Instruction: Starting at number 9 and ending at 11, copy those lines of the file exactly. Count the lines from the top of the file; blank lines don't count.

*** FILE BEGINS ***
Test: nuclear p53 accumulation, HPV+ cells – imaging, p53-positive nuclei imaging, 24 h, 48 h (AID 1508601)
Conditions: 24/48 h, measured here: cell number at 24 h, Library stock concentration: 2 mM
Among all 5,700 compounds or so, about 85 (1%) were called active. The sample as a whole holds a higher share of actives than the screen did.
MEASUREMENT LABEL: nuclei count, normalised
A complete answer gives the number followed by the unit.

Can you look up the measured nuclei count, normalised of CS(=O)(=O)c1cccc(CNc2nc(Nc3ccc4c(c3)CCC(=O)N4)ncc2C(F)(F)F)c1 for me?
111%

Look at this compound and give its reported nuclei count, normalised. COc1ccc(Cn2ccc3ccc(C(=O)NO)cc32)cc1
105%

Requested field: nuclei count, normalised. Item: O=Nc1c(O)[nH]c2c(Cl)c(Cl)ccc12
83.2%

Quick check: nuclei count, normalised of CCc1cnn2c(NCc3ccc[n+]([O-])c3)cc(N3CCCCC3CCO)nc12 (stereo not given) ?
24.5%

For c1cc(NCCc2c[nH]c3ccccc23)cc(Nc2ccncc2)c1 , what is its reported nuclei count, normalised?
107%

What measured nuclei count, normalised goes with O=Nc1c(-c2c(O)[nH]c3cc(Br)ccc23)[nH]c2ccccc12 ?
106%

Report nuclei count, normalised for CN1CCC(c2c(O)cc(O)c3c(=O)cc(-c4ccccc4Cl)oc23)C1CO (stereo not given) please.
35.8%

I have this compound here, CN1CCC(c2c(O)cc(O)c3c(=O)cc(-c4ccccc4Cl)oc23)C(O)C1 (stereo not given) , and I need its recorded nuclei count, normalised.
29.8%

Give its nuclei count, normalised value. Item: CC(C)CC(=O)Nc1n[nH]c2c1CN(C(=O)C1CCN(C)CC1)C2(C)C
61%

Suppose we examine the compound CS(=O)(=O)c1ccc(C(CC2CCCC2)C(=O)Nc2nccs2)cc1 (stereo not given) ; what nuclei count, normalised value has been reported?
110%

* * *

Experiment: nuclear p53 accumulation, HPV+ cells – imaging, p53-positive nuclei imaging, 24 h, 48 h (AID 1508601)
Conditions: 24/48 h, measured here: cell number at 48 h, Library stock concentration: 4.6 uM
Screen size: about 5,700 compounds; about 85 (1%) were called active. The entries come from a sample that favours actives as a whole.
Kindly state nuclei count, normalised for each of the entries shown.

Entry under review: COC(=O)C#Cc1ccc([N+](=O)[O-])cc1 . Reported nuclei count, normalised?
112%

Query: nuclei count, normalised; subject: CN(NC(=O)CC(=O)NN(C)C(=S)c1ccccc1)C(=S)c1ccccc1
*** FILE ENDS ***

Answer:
105%

Requested field: nuclei count, normalised. Item: O=Nc1c(O)[nH]c2c(Cl)c(Cl)ccc12
83.2%